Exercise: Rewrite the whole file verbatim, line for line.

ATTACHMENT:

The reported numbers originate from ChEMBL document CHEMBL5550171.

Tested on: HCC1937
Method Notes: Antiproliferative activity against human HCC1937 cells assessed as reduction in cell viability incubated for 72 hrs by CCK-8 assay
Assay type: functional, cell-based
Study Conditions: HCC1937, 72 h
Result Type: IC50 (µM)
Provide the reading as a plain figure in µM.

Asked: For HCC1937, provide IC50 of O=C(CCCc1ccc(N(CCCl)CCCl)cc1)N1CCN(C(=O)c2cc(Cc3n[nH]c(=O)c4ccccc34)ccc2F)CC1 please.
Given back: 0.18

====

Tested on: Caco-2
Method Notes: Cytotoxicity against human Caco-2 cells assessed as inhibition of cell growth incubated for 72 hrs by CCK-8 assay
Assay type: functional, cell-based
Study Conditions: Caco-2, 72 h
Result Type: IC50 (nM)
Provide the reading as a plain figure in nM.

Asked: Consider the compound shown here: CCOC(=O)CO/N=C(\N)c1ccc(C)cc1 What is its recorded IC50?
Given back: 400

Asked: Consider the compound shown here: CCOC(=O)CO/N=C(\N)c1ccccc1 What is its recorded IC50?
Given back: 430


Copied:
The reported numbers originate from ChEMBL document CHEMBL5550171.

Tested on: HCC1937
Method Notes: Antiproliferative activity against human HCC1937 cells assessed as reduction in cell viability incubated for 72 hrs by CCK-8 assay
Assay type: functional, cell-based
Study Conditions: HCC1937, 72 h
Result Type: IC50 (µM)
Provide the reading as a plain figure in µM.

Asked: For HCC1937, provide IC50 of O=C(CCCc1ccc(N(CCCl)CCCl)cc1)N1CCN(C(=O)c2cc(Cc3n[nH]c(=O)c4ccccc34)ccc2F)CC1 please.
Given back: 0.18

====

Tested on: Caco-2
Method Notes: Cytotoxicity against human Caco-2 cells assessed as inhibition of cell growth incubated for 72 hrs by CCK-8 assay
Assay type: functional, cell-based
Study Conditions: Caco-2, 72 h
Result Type: IC50 (nM)
Provide the reading as a plain figure in nM.

Asked: Consider the compound shown here: CCOC(=O)CO/N=C(\N)c1ccc(C)cc1 What is its recorded IC50?
Given back: 400

Asked: Consider the compound shown here: CCOC(=O)CO/N=C(\N)c1ccccc1 What is its recorded IC50?
Given back: 430